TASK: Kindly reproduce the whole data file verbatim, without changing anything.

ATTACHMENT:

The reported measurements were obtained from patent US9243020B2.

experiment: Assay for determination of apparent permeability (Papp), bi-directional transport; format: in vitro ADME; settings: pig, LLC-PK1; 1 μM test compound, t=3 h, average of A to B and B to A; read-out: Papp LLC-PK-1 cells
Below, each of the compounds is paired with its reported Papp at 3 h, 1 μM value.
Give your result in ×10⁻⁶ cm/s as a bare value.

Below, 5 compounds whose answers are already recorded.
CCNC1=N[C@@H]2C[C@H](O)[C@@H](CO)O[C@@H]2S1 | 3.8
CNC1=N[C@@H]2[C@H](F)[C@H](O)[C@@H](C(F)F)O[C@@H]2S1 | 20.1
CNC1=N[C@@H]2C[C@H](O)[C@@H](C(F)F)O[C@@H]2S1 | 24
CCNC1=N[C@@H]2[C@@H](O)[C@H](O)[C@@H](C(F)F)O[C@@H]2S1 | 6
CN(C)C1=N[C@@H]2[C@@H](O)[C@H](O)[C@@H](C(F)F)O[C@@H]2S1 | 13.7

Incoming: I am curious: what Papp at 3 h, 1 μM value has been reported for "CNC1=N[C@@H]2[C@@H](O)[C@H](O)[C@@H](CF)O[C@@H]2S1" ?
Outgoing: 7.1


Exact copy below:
The reported measurements were obtained from patent US9243020B2.

experiment: Assay for determination of apparent permeability (Papp), bi-directional transport; format: in vitro ADME; settings: pig, LLC-PK1; 1 μM test compound, t=3 h, average of A to B and B to A; read-out: Papp LLC-PK-1 cells
Below, each of the compounds is paired with its reported Papp at 3 h, 1 μM value.
Give your result in ×10⁻⁶ cm/s as a bare value.

Below, 5 compounds whose answers are already recorded.
CCNC1=N[C@@H]2C[C@H](O)[C@@H](CO)O[C@@H]2S1 | 3.8
CNC1=N[C@@H]2[C@H](F)[C@H](O)[C@@H](C(F)F)O[C@@H]2S1 | 20.1
CNC1=N[C@@H]2C[C@H](O)[C@@H](C(F)F)O[C@@H]2S1 | 24
CCNC1=N[C@@H]2[C@@H](O)[C@H](O)[C@@H](C(F)F)O[C@@H]2S1 | 6
CN(C)C1=N[C@@H]2[C@@H](O)[C@H](O)[C@@H](C(F)F)O[C@@H]2S1 | 13.7

Incoming: I am curious: what Papp at 3 h, 1 μM value has been reported for "CNC1=N[C@@H]2[C@@H](O)[C@H](O)[C@@H](CF)O[C@@H]2S1" ?
Outgoing: 7.1